If you would know all the beautiful and costly and curious things that were made for this church in the wilderness, you will find them described in the last chapters of Exodus.
The Israelites camped a long time in the high valleys around the Mount of God, and at last set up the Tabernacle. It was so made that it could be taken down and carried with them when they journeyed, for it was a beautiful tent. Over it the pillar of cloud stood. Whenever it moved the people followed, and when it stood still, they rested. Within the Tabernacle they placed a beautiful chest of wood overlaid with gold, which ever after held their most precious things, the tablets of stone written upon by the Lord himself.
This "Ark of Testimony," as it was called, had rings at the sides through which men laid strong rods by which to carry it, and so had the golden table for bread, and the golden altar of incense. There was a beautiful seven-branched candlestick of pure gold in which olive oil was burned for a sacred sign, and there was a brazen altar for burnt offerings, and a great brazen bowl for washing, and other things to be used in the worship of the Sanctuary.
There were beautiful garments, also, for the priests, Aaron and his sons, and for Aaron there was a wonderful breast-plate of gold set with twelve precious stones, bearing the names of the twelve tribes of Israel.
When all was finished, and the Tabernacle was set up, the cloud that veiled the presence of the Lord came and covered it, and the glory of the Lord filled it, so that Moses could not enter; but the Lord spoke to him from the cloud, and told him how the priests should order the worship of the Lord there.
Afterward, Aaron and his sons offered burnt offerings for their sins, and the sins of the people, in the way the Lord had commanded, and fire from the Lord came down and consumed the offering.
When the people saw the answer of the Lord they fell on their faces before him.
In the second month of the second year the cloud rose from over the Tabernacle, and then the people knew it was time to go on their Journey. So they took down the tent of the Tabernacle and put all things in order for the journey. Each of the twelve tribes descended from the twelve sons of Jacob marched by themselves, carrying banners, and having captains. In the midst of them all marched the Levites carrying the Ark and the different parts of the Tabernacle, and when the cloud stood still, they stopped and set up the Tabernacle, while the people formed their camp all around it in the order of their tribes.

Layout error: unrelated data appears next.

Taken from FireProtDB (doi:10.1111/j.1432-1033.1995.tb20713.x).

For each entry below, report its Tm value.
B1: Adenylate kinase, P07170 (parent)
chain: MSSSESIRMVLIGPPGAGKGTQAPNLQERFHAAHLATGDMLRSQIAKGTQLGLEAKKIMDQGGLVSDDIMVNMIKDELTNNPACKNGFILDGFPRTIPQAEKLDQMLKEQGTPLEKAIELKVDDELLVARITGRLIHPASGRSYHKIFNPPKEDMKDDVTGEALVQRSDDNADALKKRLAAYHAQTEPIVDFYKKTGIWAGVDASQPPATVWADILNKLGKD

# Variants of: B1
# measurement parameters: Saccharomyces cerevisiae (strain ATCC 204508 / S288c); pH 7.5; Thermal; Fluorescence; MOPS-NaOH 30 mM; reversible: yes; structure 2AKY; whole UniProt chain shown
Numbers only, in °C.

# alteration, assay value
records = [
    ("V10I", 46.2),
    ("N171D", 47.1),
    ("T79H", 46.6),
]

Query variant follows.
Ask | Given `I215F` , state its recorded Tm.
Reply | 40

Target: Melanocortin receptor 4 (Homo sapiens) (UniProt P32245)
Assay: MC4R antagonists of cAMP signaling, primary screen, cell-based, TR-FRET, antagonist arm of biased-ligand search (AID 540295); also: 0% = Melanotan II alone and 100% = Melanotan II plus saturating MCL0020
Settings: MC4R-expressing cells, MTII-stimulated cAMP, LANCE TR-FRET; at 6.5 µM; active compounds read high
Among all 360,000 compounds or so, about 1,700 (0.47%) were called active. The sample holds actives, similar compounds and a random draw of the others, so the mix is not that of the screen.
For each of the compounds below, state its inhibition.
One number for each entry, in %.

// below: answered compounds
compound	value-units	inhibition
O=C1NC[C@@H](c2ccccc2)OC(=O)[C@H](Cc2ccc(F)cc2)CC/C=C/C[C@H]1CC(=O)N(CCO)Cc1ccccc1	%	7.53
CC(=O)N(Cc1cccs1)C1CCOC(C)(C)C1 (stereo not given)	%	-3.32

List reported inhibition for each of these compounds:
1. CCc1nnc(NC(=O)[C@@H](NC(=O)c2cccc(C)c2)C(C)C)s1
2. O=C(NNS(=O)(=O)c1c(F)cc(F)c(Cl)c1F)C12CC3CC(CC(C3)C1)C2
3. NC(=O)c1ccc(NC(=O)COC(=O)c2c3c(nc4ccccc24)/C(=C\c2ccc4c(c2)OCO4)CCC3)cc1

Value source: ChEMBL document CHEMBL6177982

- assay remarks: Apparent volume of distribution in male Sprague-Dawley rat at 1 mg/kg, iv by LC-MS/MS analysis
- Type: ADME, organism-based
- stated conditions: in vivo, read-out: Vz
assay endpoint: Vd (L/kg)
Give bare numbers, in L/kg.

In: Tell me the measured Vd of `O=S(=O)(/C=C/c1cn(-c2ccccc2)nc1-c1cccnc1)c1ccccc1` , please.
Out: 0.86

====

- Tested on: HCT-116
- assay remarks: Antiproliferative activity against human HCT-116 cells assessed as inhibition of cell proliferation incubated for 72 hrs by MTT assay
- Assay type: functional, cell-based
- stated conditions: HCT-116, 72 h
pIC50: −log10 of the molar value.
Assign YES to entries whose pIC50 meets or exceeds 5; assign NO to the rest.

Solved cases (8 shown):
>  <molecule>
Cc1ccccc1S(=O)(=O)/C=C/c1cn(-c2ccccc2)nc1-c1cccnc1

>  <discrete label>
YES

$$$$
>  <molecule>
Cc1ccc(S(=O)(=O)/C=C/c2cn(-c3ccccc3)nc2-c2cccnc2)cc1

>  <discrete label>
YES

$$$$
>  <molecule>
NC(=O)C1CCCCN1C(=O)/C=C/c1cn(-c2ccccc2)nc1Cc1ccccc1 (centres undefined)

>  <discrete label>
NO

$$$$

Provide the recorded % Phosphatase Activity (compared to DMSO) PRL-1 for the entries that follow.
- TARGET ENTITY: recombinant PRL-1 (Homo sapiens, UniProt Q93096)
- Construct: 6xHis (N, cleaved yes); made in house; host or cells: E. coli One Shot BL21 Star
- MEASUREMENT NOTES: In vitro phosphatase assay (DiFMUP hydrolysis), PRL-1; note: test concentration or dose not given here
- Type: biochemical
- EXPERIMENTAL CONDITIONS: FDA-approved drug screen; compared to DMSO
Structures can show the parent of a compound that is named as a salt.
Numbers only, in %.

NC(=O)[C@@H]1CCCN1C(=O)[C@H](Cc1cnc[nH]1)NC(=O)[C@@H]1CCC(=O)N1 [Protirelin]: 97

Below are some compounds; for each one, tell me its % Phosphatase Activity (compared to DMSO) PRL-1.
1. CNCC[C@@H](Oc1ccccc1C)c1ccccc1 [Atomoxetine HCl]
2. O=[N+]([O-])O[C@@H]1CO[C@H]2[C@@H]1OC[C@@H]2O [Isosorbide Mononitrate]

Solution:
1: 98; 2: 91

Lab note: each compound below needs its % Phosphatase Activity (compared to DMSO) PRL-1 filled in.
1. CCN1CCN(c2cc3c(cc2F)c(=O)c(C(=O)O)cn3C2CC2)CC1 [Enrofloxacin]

Still the manna fell with the dew at night, and the people gathered it in the morning, and when they tired of it, the Lord sent them quails again.
Over and over the people complained and rebelled, but the Angel of the Lord's Presence still hovered over them, and led them toward the promised land. Forty years they were on the journey that was so easily made by the sons of Jacob when they went back and forth to buy wheat in the time of famine; and forty-two times did they encamp on the way, yet the mercy of the Lord never failed them, and they were brought into their own land at last. Then the cloud was no longer needed to go before them, but long after, when they built a beautiful temple at Jerusalem in which to put the sacred Ark of Testimony, the cloud came again and filled the temple with the glory of the Lord.